The one I’m still astonished I had time for was transcribing the entire Doubleclicks “Nothing to Prove” video. 2013? I don’t remember having that kind of time in 2013!

Thanks to my many co-bloggers over the five years I was a varyingly active blogger at Geek Feminism. I may be done, at least for a time and perhaps in that format, but here’s to a new generation of geek feminist writers joining the existing one!

Hand holding aloft a cocktail glass
from an image by Susanne Nilsson, CC BY-SA

Image credit: Cheers! by Susanne Nilsson, Creative Commons Attribution-Sharealike. The version used in this post was cropped and colour adjusted by Mary.

Handling harassment incidents swiftly and safely

This article was written by me and originally published on the Ada Initiative’s website. It is republished here according to the terms of its Creative Commons licence.

As anti-harassment policies become more widespread at open technology and culture events, different ways of handling harassment incidents are emerging. We advocate a swift process in which final decisions are made by a small group of empowered decision makers, whose focus is on the safety of the people attending the event.

Open technology and culture communities, which often make decisions in a very public way, can be tempted to also have a very public and very legalistic harassment handling process, a judicial model, but we advocate against this. It prioritises other values, such as transparency and due process, over that of safety. Alternatively, because many members of such communities find ostracism very hurtful and frightening, sometimes they develop a caretaker model, where they give harassers lots of second chances and lots of social coaching, and focus on the potential for a harasser to redeem themselves and re-join the community.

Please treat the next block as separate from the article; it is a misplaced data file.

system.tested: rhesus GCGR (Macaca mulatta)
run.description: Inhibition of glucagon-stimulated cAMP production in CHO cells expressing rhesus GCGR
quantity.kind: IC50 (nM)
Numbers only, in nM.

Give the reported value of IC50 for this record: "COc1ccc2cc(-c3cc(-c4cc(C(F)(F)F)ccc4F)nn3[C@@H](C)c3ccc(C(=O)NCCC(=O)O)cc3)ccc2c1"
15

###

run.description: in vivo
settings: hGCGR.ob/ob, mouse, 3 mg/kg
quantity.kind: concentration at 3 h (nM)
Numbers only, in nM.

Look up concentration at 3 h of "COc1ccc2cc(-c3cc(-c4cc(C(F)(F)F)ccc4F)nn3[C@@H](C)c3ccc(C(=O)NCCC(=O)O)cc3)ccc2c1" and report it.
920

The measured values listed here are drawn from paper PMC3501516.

But neither of these models prioritise safety from harassment.

Consider an alternative model: harassment in the workplace. In a well-organised workplace that ensured your freedom from harassment — a situation which we know is also all too rare, but which we can aspire to, especially since our events are workplaces for many of us — an empowered decision maker such as your manager or an HR representative would make a decision based on your report that harassment had occurred and other relevant information as judged by them, and act as required order to keep your workplace safe for you.